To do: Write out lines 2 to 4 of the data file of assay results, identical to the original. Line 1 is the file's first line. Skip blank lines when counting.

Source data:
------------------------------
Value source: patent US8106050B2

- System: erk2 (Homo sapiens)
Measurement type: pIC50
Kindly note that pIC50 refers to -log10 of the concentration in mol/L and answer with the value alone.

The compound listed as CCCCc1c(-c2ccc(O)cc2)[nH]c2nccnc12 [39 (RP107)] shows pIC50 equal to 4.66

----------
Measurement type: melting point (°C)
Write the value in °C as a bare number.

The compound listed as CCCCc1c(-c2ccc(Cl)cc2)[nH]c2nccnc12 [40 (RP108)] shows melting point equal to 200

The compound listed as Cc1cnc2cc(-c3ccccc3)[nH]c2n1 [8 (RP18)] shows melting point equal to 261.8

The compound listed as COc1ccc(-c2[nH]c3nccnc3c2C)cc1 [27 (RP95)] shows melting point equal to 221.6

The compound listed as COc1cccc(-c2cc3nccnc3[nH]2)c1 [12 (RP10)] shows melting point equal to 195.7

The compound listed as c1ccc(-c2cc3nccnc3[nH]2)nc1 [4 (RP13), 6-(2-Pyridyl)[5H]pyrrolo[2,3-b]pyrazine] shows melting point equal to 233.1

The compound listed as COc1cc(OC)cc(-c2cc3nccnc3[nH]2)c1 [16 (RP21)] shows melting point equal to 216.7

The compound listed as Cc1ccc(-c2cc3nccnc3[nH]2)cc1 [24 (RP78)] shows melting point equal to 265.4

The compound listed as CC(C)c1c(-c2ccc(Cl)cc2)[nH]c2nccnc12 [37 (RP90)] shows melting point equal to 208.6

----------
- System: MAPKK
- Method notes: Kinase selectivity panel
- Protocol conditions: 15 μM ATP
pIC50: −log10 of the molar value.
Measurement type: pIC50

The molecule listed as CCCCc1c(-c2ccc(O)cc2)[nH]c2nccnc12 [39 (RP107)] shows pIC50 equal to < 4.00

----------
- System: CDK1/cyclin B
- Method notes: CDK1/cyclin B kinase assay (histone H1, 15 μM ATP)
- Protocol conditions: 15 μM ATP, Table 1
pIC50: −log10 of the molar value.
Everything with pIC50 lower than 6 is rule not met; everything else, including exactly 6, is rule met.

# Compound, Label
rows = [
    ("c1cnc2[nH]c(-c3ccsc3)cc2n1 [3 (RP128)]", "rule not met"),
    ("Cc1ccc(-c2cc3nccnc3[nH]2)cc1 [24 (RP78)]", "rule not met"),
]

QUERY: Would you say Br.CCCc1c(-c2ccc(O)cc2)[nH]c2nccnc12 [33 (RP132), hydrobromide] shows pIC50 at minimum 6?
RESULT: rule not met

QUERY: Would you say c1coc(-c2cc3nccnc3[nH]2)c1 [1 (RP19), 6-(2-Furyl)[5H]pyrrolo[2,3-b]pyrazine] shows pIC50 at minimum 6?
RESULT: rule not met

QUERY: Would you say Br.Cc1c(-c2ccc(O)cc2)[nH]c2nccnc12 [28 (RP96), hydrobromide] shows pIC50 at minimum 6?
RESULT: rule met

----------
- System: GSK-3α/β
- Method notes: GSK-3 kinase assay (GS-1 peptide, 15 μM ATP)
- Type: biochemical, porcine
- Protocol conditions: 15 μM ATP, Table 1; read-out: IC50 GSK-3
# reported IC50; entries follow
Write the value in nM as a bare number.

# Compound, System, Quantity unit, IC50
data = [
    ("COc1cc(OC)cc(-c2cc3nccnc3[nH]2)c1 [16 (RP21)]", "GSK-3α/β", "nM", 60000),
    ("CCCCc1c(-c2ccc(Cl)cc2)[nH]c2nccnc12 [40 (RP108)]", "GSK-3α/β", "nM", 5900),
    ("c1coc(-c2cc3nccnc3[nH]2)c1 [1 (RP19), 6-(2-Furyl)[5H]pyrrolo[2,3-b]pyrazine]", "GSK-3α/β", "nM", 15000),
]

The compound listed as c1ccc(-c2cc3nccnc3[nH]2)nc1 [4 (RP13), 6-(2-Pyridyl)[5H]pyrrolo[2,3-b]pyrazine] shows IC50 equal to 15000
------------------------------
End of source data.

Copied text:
- System: erk2 (Homo sapiens)
Measurement type: pIC50
Kindly note that pIC50 refers to -log10 of the concentration in mol/L and answer with the value alone.